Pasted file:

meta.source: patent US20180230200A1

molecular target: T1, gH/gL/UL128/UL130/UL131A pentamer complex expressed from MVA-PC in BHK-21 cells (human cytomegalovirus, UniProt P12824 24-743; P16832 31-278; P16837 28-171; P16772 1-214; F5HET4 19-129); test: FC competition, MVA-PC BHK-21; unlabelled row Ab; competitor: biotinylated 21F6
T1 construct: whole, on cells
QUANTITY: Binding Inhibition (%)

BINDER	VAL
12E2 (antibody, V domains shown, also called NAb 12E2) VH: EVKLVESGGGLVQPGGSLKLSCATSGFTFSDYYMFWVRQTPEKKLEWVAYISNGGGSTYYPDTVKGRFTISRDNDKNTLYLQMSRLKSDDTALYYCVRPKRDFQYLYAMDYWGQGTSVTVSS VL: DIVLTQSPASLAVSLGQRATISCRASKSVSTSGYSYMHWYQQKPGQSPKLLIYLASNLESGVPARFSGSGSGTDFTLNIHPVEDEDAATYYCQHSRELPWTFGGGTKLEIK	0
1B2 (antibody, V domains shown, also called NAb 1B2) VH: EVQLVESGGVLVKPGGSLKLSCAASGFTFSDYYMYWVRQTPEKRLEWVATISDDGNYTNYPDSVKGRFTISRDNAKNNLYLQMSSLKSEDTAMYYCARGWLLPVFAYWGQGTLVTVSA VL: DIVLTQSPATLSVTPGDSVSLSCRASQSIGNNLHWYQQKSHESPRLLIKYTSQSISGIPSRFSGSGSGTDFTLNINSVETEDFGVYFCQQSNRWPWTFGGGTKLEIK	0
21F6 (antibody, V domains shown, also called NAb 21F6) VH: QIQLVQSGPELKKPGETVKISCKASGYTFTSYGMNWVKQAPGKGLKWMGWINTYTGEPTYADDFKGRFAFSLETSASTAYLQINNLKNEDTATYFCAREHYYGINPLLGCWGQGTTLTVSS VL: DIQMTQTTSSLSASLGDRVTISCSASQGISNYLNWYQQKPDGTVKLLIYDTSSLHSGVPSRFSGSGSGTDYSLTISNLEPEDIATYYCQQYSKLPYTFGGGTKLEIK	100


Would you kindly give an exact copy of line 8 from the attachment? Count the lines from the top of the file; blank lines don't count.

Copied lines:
21F6 (antibody, V domains shown, also called NAb 21F6) VH: QIQLVQSGPELKKPGETVKISCKASGYTFTSYGMNWVKQAPGKGLKWMGWINTYTGEPTYADDFKGRFAFSLETSASTAYLQINNLKNEDTATYFCAREHYYGINPLLGCWGQGTTLTVSS VL: DIQMTQTTSSLSASLGDRVTISCSASQGISNYLNWYQQKPDGTVKLLIYDTSSLHSGVPSRFSGSGSGTDYSLTISNLEPEDIATYYCQQYSKLPYTFGGGTKLEIK	100